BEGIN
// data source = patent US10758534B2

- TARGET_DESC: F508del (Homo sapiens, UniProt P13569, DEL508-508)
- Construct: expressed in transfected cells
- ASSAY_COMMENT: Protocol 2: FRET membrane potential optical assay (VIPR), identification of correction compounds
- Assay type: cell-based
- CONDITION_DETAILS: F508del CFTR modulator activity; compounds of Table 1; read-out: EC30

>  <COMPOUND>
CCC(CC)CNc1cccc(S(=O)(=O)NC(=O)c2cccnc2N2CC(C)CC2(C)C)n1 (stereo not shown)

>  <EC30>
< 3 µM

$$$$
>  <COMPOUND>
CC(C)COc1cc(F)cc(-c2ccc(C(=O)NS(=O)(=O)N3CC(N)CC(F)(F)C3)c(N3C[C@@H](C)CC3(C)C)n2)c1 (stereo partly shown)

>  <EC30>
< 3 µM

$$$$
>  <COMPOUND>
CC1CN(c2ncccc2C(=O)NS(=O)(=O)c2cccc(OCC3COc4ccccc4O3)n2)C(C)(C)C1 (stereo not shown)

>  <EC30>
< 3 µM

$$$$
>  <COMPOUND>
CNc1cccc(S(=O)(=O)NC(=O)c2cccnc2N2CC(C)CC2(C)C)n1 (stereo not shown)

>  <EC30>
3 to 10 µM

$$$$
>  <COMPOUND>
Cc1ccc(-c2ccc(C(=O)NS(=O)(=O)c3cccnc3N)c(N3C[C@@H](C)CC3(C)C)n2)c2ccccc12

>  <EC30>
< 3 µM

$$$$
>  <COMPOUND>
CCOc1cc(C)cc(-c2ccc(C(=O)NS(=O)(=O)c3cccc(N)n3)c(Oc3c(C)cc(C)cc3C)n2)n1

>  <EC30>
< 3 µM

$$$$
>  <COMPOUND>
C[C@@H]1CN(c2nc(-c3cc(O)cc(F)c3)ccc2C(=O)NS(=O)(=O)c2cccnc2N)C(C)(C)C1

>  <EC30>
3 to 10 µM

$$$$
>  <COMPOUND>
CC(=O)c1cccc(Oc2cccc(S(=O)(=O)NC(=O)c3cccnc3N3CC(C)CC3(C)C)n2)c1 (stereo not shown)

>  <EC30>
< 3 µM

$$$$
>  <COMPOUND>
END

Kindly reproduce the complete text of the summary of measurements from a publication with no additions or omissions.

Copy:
// data source = patent US10758534B2

- TARGET_DESC: F508del (Homo sapiens, UniProt P13569, DEL508-508)
- Construct: expressed in transfected cells
- ASSAY_COMMENT: Protocol 2: FRET membrane potential optical assay (VIPR), identification of correction compounds
- Assay type: cell-based
- CONDITION_DETAILS: F508del CFTR modulator activity; compounds of Table 1; read-out: EC30

>  <COMPOUND>
CCC(CC)CNc1cccc(S(=O)(=O)NC(=O)c2cccnc2N2CC(C)CC2(C)C)n1 (stereo not shown)

>  <EC30>
< 3 µM

$$$$
>  <COMPOUND>
CC(C)COc1cc(F)cc(-c2ccc(C(=O)NS(=O)(=O)N3CC(N)CC(F)(F)C3)c(N3C[C@@H](C)CC3(C)C)n2)c1 (stereo partly shown)

>  <EC30>
< 3 µM

$$$$
>  <COMPOUND>
CC1CN(c2ncccc2C(=O)NS(=O)(=O)c2cccc(OCC3COc4ccccc4O3)n2)C(C)(C)C1 (stereo not shown)

>  <EC30>
< 3 µM

$$$$
>  <COMPOUND>
CNc1cccc(S(=O)(=O)NC(=O)c2cccnc2N2CC(C)CC2(C)C)n1 (stereo not shown)

>  <EC30>
3 to 10 µM

$$$$
>  <COMPOUND>
Cc1ccc(-c2ccc(C(=O)NS(=O)(=O)c3cccnc3N)c(N3C[C@@H](C)CC3(C)C)n2)c2ccccc12

>  <EC30>
< 3 µM

$$$$
>  <COMPOUND>
CCOc1cc(C)cc(-c2ccc(C(=O)NS(=O)(=O)c3cccc(N)n3)c(Oc3c(C)cc(C)cc3C)n2)n1

>  <EC30>
< 3 µM

$$$$
>  <COMPOUND>
C[C@@H]1CN(c2nc(-c3cc(O)cc(F)c3)ccc2C(=O)NS(=O)(=O)c2cccnc2N)C(C)(C)C1

>  <EC30>
3 to 10 µM

$$$$
>  <COMPOUND>
CC(=O)c1cccc(Oc2cccc(S(=O)(=O)NC(=O)c3cccnc3N3CC(C)CC3(C)C)n2)c1 (stereo not shown)

>  <EC30>
< 3 µM

$$$$
>  <COMPOUND>